May 1, 2012
By AOPA Communications staff
The International Council of Aircraft Owner and Pilot Associations (IAOPA) recently held its biennial World Assembly in Stellenbosch, South Africa, to discuss current and emerging challenges confronting the world’s general aviation community. Attendees included leaders of IAOPA’s 70 worldwide affiliates, comprising 450,000 general aviation aircraft owners and pilots.
International Civil Aviation Organization (ICAO) Secretary General Raymond Benjamin greeted the delegates via video stating that, “I want to assure all of you that I fully appreciate the significant contribution of general aviation to the overall advancement of civil aviation around the world… IAOPA has made its voice heard in the Air Navigation Commission and at conferences and the ICAO Assemblies, with positive results.”
IAOPA President Craig Fuller then reminded the delegates, “The work we do here has the potential to set the course for general aviation around the world; our efforts will have a lasting impact,” he said. “The decisions we make and the challenges we address here affect not only us and our IAOPA members, they affect the livelihoods of hundreds of thousands of people worldwide who are employed thanks to general aviation.”
Five main areas of GA activities were discussed during the five-day meeting: airspace allocation and use, making regulations work for GA, controlling and justifying fees and charges, promoting and protecting airports, and working together for common purposes.
A series of resolutions were generated from discussions by the assembly which will serve to guide IAOPA and its affiliates for the years to come. Significant among the 22 resolutions were initiatives to develop a universal airports use policy document; create methods for optimizing the flight training experience to help grow the pilot population; develop standards to minimize hazards associated with remotely piloted aircraft systems; continue measures to ensure adequate airspace is available for GA operations; ensure that pilot licenses are accepted among all states; and reduce mandated aircraft equipment costs.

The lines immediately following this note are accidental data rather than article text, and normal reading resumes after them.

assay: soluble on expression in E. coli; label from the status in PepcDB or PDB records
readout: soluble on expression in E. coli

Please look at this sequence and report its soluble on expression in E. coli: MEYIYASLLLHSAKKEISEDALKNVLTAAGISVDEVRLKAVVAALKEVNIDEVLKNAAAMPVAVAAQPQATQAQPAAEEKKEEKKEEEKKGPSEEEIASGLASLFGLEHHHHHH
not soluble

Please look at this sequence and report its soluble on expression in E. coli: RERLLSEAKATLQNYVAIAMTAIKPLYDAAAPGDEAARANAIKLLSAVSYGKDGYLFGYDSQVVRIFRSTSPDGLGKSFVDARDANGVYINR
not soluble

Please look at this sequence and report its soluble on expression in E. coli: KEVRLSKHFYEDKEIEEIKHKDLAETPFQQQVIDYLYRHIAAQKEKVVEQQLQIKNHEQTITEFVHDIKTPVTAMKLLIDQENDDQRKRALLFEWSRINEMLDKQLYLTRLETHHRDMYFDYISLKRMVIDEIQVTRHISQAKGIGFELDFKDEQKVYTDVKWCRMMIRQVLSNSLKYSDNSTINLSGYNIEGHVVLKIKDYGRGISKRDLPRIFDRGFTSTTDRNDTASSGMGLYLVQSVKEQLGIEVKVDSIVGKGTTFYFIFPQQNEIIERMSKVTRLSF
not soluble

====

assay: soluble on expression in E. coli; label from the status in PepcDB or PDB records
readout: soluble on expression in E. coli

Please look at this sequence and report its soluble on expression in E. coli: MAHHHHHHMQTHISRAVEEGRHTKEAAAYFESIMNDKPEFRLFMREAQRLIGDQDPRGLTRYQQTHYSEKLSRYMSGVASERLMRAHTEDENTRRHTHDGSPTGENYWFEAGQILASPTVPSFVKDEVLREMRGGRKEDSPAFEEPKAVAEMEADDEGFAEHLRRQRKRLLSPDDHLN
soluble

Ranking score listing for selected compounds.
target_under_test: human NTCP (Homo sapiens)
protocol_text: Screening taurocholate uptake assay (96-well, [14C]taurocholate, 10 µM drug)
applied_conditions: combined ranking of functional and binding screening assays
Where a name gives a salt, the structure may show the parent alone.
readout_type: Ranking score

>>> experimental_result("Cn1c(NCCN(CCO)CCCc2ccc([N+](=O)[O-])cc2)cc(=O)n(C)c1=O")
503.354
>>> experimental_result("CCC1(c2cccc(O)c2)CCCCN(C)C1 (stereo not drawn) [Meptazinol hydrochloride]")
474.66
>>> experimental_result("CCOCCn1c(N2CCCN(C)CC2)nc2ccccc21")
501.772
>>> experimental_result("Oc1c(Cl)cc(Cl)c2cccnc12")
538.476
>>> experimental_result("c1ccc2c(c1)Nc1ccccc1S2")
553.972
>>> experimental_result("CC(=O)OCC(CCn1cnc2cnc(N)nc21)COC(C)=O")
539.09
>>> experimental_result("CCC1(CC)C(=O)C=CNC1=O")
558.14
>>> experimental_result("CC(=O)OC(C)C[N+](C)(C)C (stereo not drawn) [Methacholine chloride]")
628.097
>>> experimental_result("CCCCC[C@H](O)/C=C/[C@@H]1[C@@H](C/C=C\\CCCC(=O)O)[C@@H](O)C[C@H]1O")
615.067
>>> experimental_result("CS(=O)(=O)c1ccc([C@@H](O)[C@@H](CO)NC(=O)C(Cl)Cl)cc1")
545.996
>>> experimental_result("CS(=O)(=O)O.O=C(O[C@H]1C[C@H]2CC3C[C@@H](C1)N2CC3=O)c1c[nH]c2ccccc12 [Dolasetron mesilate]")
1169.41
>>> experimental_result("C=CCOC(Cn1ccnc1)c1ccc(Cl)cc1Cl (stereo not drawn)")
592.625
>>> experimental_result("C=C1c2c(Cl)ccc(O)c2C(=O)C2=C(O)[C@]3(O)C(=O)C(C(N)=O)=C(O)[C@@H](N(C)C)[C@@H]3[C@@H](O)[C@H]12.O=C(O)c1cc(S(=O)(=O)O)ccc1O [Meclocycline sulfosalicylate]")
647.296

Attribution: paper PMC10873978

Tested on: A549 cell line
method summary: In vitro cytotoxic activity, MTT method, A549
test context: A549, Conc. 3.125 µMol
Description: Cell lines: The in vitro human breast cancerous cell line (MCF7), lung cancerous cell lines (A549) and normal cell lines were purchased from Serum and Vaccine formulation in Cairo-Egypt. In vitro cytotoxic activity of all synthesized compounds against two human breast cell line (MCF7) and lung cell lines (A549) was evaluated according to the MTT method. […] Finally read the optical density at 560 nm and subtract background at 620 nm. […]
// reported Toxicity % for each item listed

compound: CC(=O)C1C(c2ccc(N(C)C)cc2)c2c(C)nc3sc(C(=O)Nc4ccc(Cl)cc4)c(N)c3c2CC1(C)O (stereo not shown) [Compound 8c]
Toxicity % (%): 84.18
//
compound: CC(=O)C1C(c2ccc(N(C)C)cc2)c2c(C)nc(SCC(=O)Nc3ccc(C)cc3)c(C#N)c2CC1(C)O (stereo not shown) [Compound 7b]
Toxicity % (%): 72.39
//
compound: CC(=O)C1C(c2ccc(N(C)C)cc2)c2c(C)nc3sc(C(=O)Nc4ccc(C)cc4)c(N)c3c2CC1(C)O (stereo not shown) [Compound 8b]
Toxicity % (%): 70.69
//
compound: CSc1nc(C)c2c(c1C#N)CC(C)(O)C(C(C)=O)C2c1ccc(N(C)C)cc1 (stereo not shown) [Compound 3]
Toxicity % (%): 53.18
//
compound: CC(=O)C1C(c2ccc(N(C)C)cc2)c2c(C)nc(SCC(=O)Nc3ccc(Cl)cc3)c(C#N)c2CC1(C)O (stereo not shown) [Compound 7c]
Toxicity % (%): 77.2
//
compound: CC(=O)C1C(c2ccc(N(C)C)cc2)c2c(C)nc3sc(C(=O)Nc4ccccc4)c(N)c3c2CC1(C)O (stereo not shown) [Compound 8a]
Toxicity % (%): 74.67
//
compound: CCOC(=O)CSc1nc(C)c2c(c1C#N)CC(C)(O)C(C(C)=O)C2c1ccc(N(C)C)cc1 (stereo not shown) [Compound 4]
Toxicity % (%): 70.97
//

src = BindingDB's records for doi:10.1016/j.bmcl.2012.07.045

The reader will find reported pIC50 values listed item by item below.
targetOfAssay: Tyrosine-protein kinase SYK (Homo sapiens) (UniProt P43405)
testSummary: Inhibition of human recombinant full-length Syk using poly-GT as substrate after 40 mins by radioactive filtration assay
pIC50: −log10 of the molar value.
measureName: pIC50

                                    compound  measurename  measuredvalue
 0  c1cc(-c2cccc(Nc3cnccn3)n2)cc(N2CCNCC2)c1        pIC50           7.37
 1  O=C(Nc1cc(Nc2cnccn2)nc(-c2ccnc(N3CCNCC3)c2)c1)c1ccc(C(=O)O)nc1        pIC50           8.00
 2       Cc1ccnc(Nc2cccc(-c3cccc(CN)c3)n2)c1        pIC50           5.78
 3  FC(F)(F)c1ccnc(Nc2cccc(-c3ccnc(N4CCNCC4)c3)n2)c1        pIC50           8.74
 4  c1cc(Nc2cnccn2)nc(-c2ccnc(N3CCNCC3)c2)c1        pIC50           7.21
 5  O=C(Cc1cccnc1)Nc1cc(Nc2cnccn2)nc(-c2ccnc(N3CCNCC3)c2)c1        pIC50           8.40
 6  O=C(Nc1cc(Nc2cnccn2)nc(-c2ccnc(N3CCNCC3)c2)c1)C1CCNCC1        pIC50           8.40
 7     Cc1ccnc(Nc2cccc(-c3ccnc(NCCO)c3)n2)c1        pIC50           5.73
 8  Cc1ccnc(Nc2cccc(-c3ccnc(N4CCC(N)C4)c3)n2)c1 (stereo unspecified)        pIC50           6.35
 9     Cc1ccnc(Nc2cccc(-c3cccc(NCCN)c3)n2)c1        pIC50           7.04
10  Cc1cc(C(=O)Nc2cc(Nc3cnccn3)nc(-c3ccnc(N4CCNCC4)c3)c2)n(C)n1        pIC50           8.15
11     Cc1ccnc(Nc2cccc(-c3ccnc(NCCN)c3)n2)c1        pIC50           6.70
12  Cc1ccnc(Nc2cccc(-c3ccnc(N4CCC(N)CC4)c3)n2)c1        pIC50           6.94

Fuller noted, “The enthusiasm and insights demonstrated by our delegates has yielded a very productive assembly. I am proud of the work we have accomplished and will ensure the measures developed here are actively pursued. The world of general aviation will benefit from the work accomplished here in Stellenbosch.”
General aviation accident reductions in 2013 could be “a positive sign” about how pilots are approaching training, education, and proficiency.
California’s aviation community reaffirmed the importance of maintaining close ties to achieve mutual goals and educate policy makers.
The Flying Physicians Association (FPA) has become the latest group to lend support to third-class medical reform and urge government officials to speed up their review of the Federal Aviation Administration’s (FAA) notice of proposed rulemaking (NPRM). The NPRM would expand the number of pilots who could fly without needing to obtain a third-class medical certificate, a standard that has been successfully used by sport pilots for a decade.
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